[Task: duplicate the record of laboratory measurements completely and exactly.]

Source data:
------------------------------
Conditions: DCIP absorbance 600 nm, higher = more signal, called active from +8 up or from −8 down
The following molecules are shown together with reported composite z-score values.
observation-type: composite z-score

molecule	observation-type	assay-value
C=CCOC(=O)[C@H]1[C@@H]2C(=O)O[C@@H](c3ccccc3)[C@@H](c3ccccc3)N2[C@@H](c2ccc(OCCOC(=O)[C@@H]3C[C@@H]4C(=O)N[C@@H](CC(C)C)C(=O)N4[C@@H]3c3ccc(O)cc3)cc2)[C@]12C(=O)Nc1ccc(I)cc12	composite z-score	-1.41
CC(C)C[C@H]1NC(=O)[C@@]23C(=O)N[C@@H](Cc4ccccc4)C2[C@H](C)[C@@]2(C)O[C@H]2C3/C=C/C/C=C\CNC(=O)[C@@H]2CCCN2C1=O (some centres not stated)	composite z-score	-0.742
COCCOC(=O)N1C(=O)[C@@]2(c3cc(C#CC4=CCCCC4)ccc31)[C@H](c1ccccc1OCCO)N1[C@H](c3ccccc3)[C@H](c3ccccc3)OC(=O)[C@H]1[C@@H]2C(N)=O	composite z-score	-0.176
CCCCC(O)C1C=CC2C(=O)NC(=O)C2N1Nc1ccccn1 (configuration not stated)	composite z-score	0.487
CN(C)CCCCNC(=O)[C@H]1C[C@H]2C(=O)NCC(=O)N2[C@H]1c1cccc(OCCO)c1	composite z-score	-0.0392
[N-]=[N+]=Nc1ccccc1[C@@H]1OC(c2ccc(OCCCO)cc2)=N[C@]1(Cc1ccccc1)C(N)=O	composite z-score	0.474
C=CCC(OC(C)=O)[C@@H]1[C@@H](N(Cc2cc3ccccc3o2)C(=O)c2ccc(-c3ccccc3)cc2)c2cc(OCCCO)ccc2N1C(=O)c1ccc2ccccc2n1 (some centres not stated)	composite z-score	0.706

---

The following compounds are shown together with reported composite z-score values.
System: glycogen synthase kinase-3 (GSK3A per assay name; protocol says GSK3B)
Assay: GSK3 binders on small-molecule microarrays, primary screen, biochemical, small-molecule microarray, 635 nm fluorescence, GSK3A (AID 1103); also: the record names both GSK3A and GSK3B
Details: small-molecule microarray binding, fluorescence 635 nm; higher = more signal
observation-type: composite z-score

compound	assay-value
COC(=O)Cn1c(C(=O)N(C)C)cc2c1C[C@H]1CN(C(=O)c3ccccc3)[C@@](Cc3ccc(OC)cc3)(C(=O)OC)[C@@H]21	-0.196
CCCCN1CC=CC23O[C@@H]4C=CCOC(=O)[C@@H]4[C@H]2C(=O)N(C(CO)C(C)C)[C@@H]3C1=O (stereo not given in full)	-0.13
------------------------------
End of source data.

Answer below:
Conditions: DCIP absorbance 600 nm, higher = more signal, called active from +8 up or from −8 down
The following molecules are shown together with reported composite z-score values.
observation-type: composite z-score

molecule	observation-type	assay-value
C=CCOC(=O)[C@H]1[C@@H]2C(=O)O[C@@H](c3ccccc3)[C@@H](c3ccccc3)N2[C@@H](c2ccc(OCCOC(=O)[C@@H]3C[C@@H]4C(=O)N[C@@H](CC(C)C)C(=O)N4[C@@H]3c3ccc(O)cc3)cc2)[C@]12C(=O)Nc1ccc(I)cc12	composite z-score	-1.41
CC(C)C[C@H]1NC(=O)[C@@]23C(=O)N[C@@H](Cc4ccccc4)C2[C@H](C)[C@@]2(C)O[C@H]2C3/C=C/C/C=C\CNC(=O)[C@@H]2CCCN2C1=O (some centres not stated)	composite z-score	-0.742
COCCOC(=O)N1C(=O)[C@@]2(c3cc(C#CC4=CCCCC4)ccc31)[C@H](c1ccccc1OCCO)N1[C@H](c3ccccc3)[C@H](c3ccccc3)OC(=O)[C@H]1[C@@H]2C(N)=O	composite z-score	-0.176
CCCCC(O)C1C=CC2C(=O)NC(=O)C2N1Nc1ccccn1 (configuration not stated)	composite z-score	0.487
CN(C)CCCCNC(=O)[C@H]1C[C@H]2C(=O)NCC(=O)N2[C@H]1c1cccc(OCCO)c1	composite z-score	-0.0392
[N-]=[N+]=Nc1ccccc1[C@@H]1OC(c2ccc(OCCCO)cc2)=N[C@]1(Cc1ccccc1)C(N)=O	composite z-score	0.474
C=CCC(OC(C)=O)[C@@H]1[C@@H](N(Cc2cc3ccccc3o2)C(=O)c2ccc(-c3ccccc3)cc2)c2cc(OCCCO)ccc2N1C(=O)c1ccc2ccccc2n1 (some centres not stated)	composite z-score	0.706

---

The following compounds are shown together with reported composite z-score values.
System: glycogen synthase kinase-3 (GSK3A per assay name; protocol says GSK3B)
Assay: GSK3 binders on small-molecule microarrays, primary screen, biochemical, small-molecule microarray, 635 nm fluorescence, GSK3A (AID 1103); also: the record names both GSK3A and GSK3B
Details: small-molecule microarray binding, fluorescence 635 nm; higher = more signal
observation-type: composite z-score

compound	assay-value
COC(=O)Cn1c(C(=O)N(C)C)cc2c1C[C@H]1CN(C(=O)c3ccccc3)[C@@](Cc3ccc(OC)cc3)(C(=O)OC)[C@@H]21	-0.196
CCCCN1CC=CC23O[C@@H]4C=CCOC(=O)[C@@H]4[C@H]2C(=O)N(C(CO)C(C)C)[C@@H]3C1=O (stereo not given in full)	-0.13